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Airlines are choosing to expand in Austin as a result of the growing city. (Sonia Garcia/Austonia)

Austin's culture is attracting more than just big tech. Airlines are taking advantage of the Austin craze and building their brands at Austin-Bergstrom International Airport.

A year after the aviation industry saw record-low traffic, ABIA reports a leisure travel rebound. The result? More direct flights to vacation destinations rather than business-travel markets.

Adding more flights is American with 10 new flights including to New Orleans and Aspen; Alaska with 60% more seats than in 2019; Southwest now offers four flights more than in 2019; Hawaiian just added nonstop flights to Honolulu; Allegiant is building a new base at the south terminal; and Delta looking to establish itself as a key player at the medium-sized airport by dropping other cities to focus on the Texas capital, according to the Wall Street Journal.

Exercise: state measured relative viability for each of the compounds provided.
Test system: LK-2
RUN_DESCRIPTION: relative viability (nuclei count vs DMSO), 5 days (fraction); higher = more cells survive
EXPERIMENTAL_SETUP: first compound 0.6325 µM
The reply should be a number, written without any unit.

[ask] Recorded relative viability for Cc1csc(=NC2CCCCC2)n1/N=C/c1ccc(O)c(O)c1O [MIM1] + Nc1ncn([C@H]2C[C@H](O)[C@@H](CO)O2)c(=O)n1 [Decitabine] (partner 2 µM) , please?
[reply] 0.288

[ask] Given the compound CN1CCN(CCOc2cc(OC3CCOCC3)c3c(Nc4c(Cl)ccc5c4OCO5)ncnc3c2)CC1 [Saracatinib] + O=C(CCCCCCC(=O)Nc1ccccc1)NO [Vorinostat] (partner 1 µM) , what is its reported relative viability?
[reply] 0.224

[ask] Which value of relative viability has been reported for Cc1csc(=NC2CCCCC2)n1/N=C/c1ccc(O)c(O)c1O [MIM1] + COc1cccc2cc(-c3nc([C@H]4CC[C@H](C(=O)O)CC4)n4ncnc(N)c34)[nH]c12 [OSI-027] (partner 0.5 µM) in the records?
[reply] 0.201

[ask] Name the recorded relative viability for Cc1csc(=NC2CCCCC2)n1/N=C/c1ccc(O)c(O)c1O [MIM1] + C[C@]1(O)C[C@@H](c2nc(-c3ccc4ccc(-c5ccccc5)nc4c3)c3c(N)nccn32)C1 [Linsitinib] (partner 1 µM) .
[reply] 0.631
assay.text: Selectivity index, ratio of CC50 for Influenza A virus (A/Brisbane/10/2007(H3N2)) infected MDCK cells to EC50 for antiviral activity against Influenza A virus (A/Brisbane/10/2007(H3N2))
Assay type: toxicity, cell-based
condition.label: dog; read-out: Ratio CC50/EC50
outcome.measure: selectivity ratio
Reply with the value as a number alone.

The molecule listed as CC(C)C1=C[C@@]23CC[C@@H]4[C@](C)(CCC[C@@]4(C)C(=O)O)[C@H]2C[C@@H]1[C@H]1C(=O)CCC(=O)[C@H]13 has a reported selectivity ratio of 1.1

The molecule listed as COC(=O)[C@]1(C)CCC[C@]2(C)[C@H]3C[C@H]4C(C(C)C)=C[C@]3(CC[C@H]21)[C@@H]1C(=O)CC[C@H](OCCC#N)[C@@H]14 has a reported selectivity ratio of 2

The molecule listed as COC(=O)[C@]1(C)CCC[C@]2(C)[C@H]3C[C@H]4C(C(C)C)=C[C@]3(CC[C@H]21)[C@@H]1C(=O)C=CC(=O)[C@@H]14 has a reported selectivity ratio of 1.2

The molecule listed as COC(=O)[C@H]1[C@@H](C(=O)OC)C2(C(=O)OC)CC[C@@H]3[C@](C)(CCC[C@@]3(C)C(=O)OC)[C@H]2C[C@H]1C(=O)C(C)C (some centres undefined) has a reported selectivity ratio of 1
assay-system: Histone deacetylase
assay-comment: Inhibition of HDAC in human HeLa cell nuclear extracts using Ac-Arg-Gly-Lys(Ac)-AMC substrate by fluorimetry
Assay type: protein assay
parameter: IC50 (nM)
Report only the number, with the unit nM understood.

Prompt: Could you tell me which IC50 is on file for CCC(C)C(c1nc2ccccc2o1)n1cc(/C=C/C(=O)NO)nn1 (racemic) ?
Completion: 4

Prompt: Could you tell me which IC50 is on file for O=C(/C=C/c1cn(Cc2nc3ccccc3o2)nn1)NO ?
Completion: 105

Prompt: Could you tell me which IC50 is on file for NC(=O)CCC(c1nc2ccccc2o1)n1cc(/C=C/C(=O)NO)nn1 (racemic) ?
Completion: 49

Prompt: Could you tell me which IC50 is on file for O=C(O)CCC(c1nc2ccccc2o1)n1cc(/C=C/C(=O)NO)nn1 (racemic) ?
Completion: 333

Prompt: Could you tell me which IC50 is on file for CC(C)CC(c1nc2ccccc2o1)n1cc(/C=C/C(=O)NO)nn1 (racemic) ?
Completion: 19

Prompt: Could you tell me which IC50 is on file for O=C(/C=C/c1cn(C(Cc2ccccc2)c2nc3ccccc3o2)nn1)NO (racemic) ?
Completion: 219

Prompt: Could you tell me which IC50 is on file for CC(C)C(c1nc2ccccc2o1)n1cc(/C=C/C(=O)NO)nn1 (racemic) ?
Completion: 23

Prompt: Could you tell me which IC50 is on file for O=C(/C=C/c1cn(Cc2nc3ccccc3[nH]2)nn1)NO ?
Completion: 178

All direct flights from ABIA. (ABIA)

An airport official told the Journal that airlines started really taking action at the Austin airport as a result of the Texodus, in which tech companies are relocating and expanding to the Hill Country.

Airport traffic was still down 72% for February, the latest recorded month, but the city's continued population growth, strong job market and continuing vaccine rollout ensures a bright future for the airport.


The inside of Giga Texas, Austin's Tesla plant. (Tesla)

Tesla has officially moved its headquarters from Silicon Valley to its under-construction Gigafactory in southeast Travis County.

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At the cutting edge of tech, music and business are many successful leaders who not too long ago weren't old enough to drive or vote.

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Austinites were the second happiest with the downtown area in the latest study with 15 markets. (CC)

Downtown may be recovering from the pandemic but the priorities residents want in their city center are changing, according to the City Pulse Survey done by design firm Gensler.

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